Book covers are a lot like people: They come in different sizes and colors, interpreting all kinds of diverse concepts and ideas, seeking attention. Selecting a book cover is an important part of the process of putting together a book, because, let’s face it, we all judge a book by its cover. I know I do. Don’t you?
The advent of the electronic book took the pressure off cover design, at least for a little while. Many of the original electronic readers weren’t capable of showcasing the cover’s art and many authors and publishers took advantage of that to cut back on cost. After all, original cover art is expensive and in the current book market, everyone is looking for ways to increase those very slim margins.
But new electronic readers and tablets are reversing that trend. These newer e-readers are perfectly able to convey the nuances of a well-designed cover, many of them in high definition. Book covers are back and authors and publishers everywhere understand the need to put out covers that grab the reader’s attention.
I want the same for my books. I’ve been very fortunate to work with quality publishers who seek to put together excellent books. In my experience, one of the big advantages of working with independent publishers is that they seek and value the author’s opinions. So I was thrilled when my publisher, Lida Quillen of Twilight Times books asked me for ideas about a cover for The Curse Giver.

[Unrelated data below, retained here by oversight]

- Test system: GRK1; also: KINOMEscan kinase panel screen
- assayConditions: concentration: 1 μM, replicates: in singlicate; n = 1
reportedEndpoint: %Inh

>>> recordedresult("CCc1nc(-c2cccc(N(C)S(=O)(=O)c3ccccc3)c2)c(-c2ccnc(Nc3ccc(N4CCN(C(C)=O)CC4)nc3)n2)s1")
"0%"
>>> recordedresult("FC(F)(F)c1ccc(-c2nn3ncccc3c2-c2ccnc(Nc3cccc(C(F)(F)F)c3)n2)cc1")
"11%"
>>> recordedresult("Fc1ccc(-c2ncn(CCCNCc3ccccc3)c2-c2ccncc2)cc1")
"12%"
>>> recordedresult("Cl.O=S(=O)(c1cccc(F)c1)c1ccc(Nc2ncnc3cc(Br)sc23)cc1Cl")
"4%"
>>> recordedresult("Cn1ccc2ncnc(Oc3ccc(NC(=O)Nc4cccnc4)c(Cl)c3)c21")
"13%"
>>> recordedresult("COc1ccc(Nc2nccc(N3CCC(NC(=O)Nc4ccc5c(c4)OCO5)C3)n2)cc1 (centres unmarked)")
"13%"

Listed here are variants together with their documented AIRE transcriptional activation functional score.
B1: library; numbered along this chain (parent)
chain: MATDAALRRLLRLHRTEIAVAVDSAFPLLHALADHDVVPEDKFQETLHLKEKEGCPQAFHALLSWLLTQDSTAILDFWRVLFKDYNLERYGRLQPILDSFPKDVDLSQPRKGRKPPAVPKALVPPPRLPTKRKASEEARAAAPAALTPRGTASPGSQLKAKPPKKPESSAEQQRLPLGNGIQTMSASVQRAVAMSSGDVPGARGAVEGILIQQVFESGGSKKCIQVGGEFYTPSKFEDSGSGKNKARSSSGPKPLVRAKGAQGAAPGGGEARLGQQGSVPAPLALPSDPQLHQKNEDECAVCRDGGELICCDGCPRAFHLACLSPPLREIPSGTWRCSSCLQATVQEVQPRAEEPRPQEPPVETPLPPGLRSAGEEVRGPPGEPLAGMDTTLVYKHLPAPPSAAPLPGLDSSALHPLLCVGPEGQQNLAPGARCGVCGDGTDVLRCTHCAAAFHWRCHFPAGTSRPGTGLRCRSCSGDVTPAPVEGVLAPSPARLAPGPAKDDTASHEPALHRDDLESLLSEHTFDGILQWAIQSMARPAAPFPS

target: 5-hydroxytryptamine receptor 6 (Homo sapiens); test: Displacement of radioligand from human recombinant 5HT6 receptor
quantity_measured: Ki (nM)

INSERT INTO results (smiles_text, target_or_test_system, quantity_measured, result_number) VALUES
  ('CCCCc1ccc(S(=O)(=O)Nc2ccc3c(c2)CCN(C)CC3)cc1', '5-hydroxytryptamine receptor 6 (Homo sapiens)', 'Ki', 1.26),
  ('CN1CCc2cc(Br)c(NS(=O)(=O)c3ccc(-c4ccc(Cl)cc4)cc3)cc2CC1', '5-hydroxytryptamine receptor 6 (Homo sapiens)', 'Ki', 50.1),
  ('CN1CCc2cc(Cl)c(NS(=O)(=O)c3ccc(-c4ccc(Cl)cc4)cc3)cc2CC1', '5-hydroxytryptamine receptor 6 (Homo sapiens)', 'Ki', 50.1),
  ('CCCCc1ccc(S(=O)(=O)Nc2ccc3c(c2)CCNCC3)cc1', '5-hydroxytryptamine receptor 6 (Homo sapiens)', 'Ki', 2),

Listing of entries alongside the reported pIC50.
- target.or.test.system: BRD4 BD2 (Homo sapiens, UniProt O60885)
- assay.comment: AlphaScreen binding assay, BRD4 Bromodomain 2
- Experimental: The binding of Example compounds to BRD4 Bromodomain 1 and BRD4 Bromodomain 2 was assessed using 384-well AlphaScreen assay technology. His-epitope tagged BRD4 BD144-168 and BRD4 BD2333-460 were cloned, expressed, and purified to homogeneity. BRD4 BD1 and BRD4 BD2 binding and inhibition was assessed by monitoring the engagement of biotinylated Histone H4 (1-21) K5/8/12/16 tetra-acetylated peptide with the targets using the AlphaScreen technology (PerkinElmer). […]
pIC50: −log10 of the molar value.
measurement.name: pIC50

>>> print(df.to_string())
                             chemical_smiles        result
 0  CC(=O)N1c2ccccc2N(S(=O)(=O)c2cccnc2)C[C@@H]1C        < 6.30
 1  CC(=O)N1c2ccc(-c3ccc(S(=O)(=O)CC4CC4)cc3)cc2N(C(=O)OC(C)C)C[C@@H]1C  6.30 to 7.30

I got to work on a range of concepts, from simple to complex, from easy to hard. Original cover art is not just pricy; it’s time consuming and labor intensive. Lots of publishers choose to illustrate their covers with stock art because they can save lots of money. So I was delighted when my publisher selected Brad Fraunfelter, http://www.bradfraunfelterillustration.com/, who proposed a very realistic cover with lots of details in a slightly painterly style similar to the art of Donato Giancola.
His proposal’s rough sketch was ambitious, following my most complex cover suggestion. It showed a powerful warrior holding a woman whose naked back displayed the faint outline of butterfly wings. At first, I was a little shocked. If you’ve seen my books, you know that none of them showed people on the covers. That’s because I like to respect the reader’s individual imagination. But in his original proposal, the artist didn’t show faces, just bodies. I liked the power I saw in those images. I liked the passion he brought to the proposal.
In the next few weeks, Brad Fraunfelter will be completing the cover. It will be very different from my previous books. I don’t know exactly what the end result will look like, but I have no doubt about a couple of things: It will be an original piece of art and it will be a bold statement.
Want to take a peek?
Here it is!
What do you think?